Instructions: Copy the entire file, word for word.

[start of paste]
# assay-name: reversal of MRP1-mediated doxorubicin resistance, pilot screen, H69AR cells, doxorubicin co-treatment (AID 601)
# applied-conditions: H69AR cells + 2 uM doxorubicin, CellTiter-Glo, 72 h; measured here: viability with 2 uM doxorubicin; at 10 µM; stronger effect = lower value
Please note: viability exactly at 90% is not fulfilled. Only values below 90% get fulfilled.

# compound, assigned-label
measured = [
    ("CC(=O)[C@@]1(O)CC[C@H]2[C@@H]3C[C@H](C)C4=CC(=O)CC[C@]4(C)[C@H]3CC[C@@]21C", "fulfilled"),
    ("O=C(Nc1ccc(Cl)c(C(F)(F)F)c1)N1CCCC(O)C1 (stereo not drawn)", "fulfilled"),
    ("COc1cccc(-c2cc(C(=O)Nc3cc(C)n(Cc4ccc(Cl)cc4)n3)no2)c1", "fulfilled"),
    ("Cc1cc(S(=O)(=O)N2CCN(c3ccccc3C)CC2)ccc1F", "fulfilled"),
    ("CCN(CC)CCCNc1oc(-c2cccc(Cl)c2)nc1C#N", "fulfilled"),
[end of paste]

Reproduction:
# assay-name: reversal of MRP1-mediated doxorubicin resistance, pilot screen, H69AR cells, doxorubicin co-treatment (AID 601)
# applied-conditions: H69AR cells + 2 uM doxorubicin, CellTiter-Glo, 72 h; measured here: viability with 2 uM doxorubicin; at 10 µM; stronger effect = lower value
Please note: viability exactly at 90% is not fulfilled. Only values below 90% get fulfilled.

# compound, assigned-label
measured = [
    ("CC(=O)[C@@]1(O)CC[C@H]2[C@@H]3C[C@H](C)C4=CC(=O)CC[C@]4(C)[C@H]3CC[C@@]21C", "fulfilled"),
    ("O=C(Nc1ccc(Cl)c(C(F)(F)F)c1)N1CCCC(O)C1 (stereo not drawn)", "fulfilled"),
    ("COc1cccc(-c2cc(C(=O)Nc3cc(C)n(Cc4ccc(Cl)cc4)n3)no2)c1", "fulfilled"),
    ("Cc1cc(S(=O)(=O)N2CCN(c3ccccc3C)CC2)ccc1F", "fulfilled"),
    ("CCN(CC)CCCNc1oc(-c2cccc(Cl)c2)nc1C#N", "fulfilled"),